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Entropy of the distribution as a function of time

  1. Nov 12, 2015 #1
    I am having an issue with finding the entropy in my program. I was asked to the find the entropy of the distribution as a function of time but i do not know where to start with entropy.

    I understand entropy but putting it in my program is where I am stuck

    Here is my code:

    Code (Python):
    # -*- coding: utf-8 -*-
    """
    Created on Thu Nov 12 11:15:44 2015


    """



    import matplotlib.pyplot as plt

    import random



    def Function(D):    #D = dimensions
        sumOfSquare = 0.0
        for i in range(0, len(D)):
            sumOfSquare += D[i]**2
        if sumOfSquare <=1:
            return 1
        else:
            return 0
           
    def MonteCarlo(f_n,dim):
        intervalsForSphere = 1000000
        integral = 0.0
        for i in range(0, intervalsForSphere):
            for j in range(0,len(dim)):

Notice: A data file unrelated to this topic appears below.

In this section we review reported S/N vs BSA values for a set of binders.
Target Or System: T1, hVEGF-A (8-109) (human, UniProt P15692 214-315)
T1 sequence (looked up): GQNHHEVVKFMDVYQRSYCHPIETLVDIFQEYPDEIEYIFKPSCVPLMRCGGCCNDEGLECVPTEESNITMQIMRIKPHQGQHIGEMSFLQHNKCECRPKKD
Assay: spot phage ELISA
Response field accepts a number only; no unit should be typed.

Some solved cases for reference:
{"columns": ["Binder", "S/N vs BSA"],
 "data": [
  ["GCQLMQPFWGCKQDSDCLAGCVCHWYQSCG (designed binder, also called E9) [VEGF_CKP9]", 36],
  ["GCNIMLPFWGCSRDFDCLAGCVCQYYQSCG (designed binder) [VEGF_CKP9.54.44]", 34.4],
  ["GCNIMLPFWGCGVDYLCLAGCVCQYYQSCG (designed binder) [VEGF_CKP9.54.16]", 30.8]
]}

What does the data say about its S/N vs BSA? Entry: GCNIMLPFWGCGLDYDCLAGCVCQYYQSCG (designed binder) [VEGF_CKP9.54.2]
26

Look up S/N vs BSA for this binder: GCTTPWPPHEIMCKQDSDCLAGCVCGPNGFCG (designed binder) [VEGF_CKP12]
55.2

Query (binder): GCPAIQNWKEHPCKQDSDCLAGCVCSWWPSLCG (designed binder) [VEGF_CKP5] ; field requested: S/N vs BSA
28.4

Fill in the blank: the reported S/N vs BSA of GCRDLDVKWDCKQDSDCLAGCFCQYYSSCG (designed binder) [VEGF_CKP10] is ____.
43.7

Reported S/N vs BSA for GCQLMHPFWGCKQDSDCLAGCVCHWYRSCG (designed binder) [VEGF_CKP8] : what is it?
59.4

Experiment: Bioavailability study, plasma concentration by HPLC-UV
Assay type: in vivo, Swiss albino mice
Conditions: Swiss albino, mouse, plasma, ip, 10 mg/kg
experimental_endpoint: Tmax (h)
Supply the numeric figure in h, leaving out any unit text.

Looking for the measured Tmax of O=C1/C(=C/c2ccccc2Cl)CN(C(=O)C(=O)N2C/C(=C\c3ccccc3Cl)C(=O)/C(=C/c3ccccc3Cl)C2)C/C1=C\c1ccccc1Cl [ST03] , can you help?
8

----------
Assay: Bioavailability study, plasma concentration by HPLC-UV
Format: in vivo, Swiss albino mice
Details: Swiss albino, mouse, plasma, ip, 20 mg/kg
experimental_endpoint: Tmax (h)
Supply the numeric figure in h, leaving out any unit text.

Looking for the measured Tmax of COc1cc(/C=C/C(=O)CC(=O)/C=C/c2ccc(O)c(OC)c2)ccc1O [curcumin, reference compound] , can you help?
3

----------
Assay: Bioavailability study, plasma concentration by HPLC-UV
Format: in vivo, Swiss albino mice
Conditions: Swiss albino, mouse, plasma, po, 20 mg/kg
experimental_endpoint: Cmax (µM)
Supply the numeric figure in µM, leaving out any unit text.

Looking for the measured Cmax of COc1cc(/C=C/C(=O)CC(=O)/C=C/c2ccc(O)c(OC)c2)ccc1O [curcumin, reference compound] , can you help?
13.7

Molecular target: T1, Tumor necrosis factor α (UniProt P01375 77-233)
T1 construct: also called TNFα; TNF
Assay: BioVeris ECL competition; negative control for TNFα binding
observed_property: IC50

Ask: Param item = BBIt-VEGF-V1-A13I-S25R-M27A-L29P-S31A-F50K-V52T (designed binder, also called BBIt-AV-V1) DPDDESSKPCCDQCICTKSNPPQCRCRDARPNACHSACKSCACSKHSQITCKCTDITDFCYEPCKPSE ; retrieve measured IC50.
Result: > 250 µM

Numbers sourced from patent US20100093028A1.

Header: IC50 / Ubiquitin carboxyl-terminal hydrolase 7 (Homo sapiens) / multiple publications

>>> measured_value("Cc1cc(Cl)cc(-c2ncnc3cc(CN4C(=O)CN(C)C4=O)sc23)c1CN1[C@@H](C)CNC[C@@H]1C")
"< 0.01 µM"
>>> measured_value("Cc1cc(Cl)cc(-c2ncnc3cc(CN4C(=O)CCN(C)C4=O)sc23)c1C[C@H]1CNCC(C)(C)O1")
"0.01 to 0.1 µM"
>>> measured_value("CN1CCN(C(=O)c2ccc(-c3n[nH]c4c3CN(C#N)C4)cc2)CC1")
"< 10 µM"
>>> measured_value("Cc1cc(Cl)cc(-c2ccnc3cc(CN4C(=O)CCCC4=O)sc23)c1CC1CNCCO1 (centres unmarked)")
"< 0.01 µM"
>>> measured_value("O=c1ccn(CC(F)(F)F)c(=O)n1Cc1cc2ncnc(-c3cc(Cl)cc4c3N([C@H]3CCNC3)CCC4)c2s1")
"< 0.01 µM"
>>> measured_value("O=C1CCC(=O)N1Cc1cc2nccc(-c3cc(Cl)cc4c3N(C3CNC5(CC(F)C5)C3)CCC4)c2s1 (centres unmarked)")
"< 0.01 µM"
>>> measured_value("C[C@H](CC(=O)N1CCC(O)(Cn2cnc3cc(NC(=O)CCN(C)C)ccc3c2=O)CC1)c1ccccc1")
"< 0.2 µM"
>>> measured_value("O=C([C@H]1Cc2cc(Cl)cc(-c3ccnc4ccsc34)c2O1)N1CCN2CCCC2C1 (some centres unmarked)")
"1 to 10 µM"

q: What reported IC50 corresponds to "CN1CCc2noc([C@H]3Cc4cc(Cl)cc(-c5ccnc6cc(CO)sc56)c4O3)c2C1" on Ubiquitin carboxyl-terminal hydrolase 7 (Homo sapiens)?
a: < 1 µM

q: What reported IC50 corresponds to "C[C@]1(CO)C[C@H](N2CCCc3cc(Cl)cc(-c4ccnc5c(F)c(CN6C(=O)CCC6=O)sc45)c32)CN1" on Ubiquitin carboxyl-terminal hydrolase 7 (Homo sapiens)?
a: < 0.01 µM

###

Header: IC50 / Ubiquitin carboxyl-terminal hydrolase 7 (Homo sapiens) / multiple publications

dim[j] = random.random()
            integral += f_n(dim)
        integral = (1-(-1))**len(dim)/intervalsForSphere * integral
        return integral
       
    print("10 dimensional unit circle ")
    Ten_Dim= list(range(1,10+1))
    ten_D_circle = MonteCarlo(Function,Ten_Dim)
    print("area:",ten_D_circle)

    AreaofCircle = []
    x = []

    for i in range(1,13):
        D = list(range(1,i+1))
        AreaofCircle.append(MonteCarlo(Function, D))
        x.append(i)

    plt.plot(x,AreaofCircle)
    plt.xlim([0,13])
    plt.xlabel("Dimensions")
    plt.ylabel("area")
    plt.title("Area of N-dimensional Unit Circle")
    plt.show()


           
       
     
     
  2. jcsd
  3. Nov 12, 2015 #2
    Not really about entropy, but are you certain about this expression? It is always evaluated to 2 between the parentheses. Shouldn't it be (1 - (-1)**len(dim)…) or something similar? I'll look further into the code and try to help, but the quoted code above made me scratch my head.
     
  4. Nov 12, 2015 #3

    Mark44

    Staff: Mentor

    In addition to what DevacDave said about (1 - (-1)) always evaluating to 2, the expression after '**' probably isn't what you want.
    The ** operator is higher in precedence than any of the arithmetic operators, so the expression on the right above is raising 2 to the power len(dim), and is then dividing that result by intervalsForSphere, and finally, multiplying by integral.
     
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